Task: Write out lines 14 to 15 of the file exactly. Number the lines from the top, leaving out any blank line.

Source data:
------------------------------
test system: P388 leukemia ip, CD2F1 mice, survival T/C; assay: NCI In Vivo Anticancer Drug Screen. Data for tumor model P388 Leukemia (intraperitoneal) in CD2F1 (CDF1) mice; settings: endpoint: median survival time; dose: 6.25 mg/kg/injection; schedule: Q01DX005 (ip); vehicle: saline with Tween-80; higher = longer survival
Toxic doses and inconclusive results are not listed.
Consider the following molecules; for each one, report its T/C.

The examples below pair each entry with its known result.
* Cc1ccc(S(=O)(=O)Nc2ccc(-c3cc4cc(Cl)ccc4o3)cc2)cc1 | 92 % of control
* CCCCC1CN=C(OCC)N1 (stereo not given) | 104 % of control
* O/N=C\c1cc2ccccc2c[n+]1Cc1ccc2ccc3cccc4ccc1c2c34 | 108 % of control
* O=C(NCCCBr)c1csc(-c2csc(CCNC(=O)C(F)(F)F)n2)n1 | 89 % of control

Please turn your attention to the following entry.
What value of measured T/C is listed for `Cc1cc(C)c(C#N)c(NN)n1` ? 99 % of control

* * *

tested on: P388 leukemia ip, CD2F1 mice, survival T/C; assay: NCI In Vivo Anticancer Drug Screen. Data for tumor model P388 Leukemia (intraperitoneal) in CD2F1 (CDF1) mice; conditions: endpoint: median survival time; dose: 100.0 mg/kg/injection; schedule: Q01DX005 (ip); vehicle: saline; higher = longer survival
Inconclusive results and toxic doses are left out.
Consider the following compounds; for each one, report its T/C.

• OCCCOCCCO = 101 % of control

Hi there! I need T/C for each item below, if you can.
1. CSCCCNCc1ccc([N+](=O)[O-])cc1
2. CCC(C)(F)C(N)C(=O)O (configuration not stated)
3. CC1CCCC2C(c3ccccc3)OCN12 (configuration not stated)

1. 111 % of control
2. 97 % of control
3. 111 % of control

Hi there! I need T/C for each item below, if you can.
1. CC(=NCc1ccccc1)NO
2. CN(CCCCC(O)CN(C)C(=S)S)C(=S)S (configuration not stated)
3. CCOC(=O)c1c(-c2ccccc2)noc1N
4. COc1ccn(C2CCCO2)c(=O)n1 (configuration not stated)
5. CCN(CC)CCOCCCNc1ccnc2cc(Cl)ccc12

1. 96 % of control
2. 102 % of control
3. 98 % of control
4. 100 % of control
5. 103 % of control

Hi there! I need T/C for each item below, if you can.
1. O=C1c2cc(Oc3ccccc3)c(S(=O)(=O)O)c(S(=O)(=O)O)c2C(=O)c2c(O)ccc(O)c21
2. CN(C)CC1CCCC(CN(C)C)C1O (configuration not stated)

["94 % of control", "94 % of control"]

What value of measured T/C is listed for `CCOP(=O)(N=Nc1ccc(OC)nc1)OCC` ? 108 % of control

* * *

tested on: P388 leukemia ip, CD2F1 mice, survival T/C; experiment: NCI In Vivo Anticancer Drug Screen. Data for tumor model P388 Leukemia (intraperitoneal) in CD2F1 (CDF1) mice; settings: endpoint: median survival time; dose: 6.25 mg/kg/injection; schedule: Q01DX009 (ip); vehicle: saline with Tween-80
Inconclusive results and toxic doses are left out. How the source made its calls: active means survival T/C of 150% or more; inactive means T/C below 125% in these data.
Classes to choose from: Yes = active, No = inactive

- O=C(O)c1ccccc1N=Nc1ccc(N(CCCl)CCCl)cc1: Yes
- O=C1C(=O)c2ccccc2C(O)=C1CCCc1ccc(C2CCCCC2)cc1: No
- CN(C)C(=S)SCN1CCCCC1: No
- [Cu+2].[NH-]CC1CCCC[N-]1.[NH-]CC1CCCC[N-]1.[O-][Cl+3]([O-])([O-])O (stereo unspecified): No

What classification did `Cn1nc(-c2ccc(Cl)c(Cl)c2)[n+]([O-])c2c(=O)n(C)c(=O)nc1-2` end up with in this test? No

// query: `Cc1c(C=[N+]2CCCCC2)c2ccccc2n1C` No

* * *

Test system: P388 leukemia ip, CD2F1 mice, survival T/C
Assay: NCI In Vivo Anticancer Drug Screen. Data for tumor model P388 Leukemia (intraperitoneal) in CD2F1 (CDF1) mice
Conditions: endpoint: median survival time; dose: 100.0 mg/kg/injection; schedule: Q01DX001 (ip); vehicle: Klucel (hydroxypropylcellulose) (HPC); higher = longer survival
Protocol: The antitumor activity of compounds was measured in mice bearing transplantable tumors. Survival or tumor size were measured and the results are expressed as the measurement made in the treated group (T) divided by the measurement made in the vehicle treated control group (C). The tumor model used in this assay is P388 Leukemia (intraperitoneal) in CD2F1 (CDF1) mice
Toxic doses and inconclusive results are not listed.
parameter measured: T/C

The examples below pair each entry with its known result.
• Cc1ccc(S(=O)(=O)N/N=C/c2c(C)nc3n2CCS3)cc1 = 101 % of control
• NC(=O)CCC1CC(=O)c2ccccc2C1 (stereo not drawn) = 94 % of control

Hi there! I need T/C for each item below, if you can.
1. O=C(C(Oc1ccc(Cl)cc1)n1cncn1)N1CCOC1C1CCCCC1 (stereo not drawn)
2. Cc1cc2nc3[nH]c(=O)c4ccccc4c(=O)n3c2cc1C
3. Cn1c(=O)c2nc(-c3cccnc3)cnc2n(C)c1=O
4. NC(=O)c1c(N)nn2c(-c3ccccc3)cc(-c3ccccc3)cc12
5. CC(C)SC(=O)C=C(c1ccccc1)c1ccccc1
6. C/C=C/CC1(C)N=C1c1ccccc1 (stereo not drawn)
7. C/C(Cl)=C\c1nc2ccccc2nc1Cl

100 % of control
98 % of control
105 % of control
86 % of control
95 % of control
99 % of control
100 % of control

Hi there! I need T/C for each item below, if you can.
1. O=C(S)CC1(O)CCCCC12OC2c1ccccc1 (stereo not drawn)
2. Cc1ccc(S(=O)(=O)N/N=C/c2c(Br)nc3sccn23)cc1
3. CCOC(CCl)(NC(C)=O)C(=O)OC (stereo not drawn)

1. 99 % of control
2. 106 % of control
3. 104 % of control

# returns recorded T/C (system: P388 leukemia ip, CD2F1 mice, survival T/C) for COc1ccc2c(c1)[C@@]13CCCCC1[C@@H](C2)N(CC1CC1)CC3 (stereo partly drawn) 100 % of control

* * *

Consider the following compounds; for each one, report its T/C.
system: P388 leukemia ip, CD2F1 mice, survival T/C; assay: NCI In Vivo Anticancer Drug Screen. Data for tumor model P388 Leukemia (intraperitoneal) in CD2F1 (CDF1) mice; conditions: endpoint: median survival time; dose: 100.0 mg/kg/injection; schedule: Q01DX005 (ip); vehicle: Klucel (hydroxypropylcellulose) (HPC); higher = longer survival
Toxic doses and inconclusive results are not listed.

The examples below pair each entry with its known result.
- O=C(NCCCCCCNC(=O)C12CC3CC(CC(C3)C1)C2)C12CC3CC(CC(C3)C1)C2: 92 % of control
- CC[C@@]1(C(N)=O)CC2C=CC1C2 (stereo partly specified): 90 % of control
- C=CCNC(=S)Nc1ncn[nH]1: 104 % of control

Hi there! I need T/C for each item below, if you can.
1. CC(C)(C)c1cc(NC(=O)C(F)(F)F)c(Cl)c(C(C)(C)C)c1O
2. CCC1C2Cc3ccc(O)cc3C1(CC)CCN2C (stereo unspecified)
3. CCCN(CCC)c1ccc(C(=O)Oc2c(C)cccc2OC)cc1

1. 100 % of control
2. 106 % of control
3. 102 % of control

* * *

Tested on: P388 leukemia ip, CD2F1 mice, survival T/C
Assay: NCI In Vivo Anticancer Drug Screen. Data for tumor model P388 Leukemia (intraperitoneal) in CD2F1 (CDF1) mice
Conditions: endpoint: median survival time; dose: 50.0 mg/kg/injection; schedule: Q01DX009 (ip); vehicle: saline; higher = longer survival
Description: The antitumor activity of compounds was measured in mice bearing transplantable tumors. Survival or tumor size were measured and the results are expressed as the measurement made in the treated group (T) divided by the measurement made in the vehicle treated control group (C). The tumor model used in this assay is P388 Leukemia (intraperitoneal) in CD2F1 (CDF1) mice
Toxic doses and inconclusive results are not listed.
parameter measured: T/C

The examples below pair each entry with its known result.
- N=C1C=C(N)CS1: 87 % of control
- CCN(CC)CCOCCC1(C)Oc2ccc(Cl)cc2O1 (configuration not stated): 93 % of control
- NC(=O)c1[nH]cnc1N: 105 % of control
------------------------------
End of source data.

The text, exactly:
Consider the following compounds; for each one, report its T/C.

• OCCCOCCCO = 101 % of control